“Chances are nothing is going to get done because it’s an election year,” said Robert Bixby, the executive director of the Concord Coalition, a bipartisan group devoted to fiscal discipline. “It’s a marker for Republicans to take into the political campaign. It’s got two very good ideas: the Medicare provision and the limiting of tax expenditures. However, there’s a lot more work to be done for it to work in a legislative way.”
Bixby questioned how Ryan could win lower tax rates without tackling some of “the sacred cows of the tax code.”
“You’d have to eliminate the exclusion of employee-provided health care, the mortgage interest deduction, charitable deductions,” Bixby said. All of those have strong political support.
Ryan’s plan reopened the bitter rift between Democrats and Republicans over spending and debt, and the debate that raged throughout the day previewed the coming election fight.
Democrats reacted with a predictable wave of outrage.
In a letter to House Republican leaders, Senate Appropriations Committee Chairman Daniel Inouye, D-Hawaii, and Senate Budget Committee Chairman Kent Conrad, D-N.D., warned that “the House's action would risk a government shutdown. Furthermore, we believe that ignoring the (agreement) represents a breach of faith that will make it more difficult to negotiate future agreements."
At the White House, Pfeiffer charged that Ryan's budget plan "once again fails the test of balance, fairness and shared responsibility."
Obama proposed a dramatically different budget in February. His $3.8 trillion fiscal 2013 budget was designed to help spur the still-weak economy with a $350 billion stimulus package.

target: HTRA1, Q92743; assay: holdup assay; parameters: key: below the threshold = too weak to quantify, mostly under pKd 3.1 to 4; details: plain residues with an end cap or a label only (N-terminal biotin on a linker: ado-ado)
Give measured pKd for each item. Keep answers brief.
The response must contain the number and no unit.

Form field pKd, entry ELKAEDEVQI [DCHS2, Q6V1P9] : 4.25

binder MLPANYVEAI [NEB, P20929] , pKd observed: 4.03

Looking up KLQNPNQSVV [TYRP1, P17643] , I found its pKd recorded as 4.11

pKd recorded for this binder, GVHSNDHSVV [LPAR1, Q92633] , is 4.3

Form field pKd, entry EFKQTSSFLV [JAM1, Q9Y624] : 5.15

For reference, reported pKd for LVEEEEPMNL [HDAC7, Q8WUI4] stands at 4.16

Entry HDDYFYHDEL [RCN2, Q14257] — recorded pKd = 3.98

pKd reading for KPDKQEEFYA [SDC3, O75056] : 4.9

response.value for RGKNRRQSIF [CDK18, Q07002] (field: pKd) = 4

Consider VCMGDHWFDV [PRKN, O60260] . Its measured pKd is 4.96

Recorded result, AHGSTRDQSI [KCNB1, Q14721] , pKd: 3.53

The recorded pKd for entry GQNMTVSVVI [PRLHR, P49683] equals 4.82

The president also would permit the Bush-era tax cuts for people who earn more than $250,000 a year to expire on Dec. 31, but he’d extend the breaks permanently for others. The top tax rate would go to 39.6 percent for the wealthy.
Ryan's new package is a fresh reminder that a showdown over taxes is coming at the end of the year. While Democrats control 53 of the Senate's 100 seats, Republicans control the House, setting the stage for a showdown requiring compromise or gridlock.
Obama's budget plan projects deficits over the next decade totaling $6.7 trillion. That would mean that debt held by the public, including interest, would jump from $11.6 trillion in the current fiscal year to $19.5 trillion in fiscal 2022. When Obama took office three years ago, the figure was $7.5 trillion; all figures are from the president's Office of Management and Budget.
Obama's budget is essentially a re-election platform, just as Ryan's is likely to become the centerpiece of the GOP presidential campaign.
Speaking last Friday in Arlington Heights, Ill., outside Chicago, former Sen. Rick Santorum, R-Pa., said, “What we need to do is what Paul Ryan has suggested and what I suggested and did when I was in the Senate.”
Former Massachusetts Gov. Mitt Romney has frequently praised Ryan’s previous plan and endorsed many of its ideas. Romney has called for a 20 percent cut in marginal tax rates, which would reduce the top rate to 28 percent.
Romney's detailed economic blueprint is similar to that backed by Ryan, and on Monday he reiterated, "Instead of expanding the government, I will shrink it. Instead of raising taxes, I will cut them. Instead of adding more regulations, I will reduce them with an overriding concern: Do they help or do they hurt jobs?
“I applaud Rep. Ryan for putting a plan on the table that acknowledges that Medicare can’t go on like it is without ultimately hitting a wall.”